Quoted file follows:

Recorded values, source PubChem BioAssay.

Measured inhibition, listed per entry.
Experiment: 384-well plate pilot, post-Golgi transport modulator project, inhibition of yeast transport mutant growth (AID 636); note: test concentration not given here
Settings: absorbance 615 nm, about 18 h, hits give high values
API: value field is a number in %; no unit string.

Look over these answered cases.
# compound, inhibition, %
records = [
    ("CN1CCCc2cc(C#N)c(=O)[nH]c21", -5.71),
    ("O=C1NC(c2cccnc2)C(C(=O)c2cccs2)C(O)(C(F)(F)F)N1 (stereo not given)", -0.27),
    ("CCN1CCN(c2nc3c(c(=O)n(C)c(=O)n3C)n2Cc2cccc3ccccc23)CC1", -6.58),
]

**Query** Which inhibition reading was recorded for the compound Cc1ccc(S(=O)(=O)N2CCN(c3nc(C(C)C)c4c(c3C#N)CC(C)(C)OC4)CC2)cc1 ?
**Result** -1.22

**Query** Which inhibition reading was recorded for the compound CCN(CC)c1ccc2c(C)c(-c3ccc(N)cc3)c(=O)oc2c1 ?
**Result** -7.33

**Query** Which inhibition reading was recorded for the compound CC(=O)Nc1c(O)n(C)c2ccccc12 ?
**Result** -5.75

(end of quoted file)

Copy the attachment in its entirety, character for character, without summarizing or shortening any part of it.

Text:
Recorded values, source PubChem BioAssay.

Measured inhibition, listed per entry.
Experiment: 384-well plate pilot, post-Golgi transport modulator project, inhibition of yeast transport mutant growth (AID 636); note: test concentration not given here
Settings: absorbance 615 nm, about 18 h, hits give high values
API: value field is a number in %; no unit string.

Look over these answered cases.
# compound, inhibition, %
records = [
    ("CN1CCCc2cc(C#N)c(=O)[nH]c21", -5.71),
    ("O=C1NC(c2cccnc2)C(C(=O)c2cccs2)C(O)(C(F)(F)F)N1 (stereo not given)", -0.27),
    ("CCN1CCN(c2nc3c(c(=O)n(C)c(=O)n3C)n2Cc2cccc3ccccc23)CC1", -6.58),
]

**Query** Which inhibition reading was recorded for the compound Cc1ccc(S(=O)(=O)N2CCN(c3nc(C(C)C)c4c(c3C#N)CC(C)(C)OC4)CC2)cc1 ?
**Result** -1.22

**Query** Which inhibition reading was recorded for the compound CCN(CC)c1ccc2c(C)c(-c3ccc(N)cc3)c(=O)oc2c1 ?
**Result** -7.33

**Query** Which inhibition reading was recorded for the compound CC(=O)Nc1c(O)n(C)c2ccccc12 ?
**Result** -5.75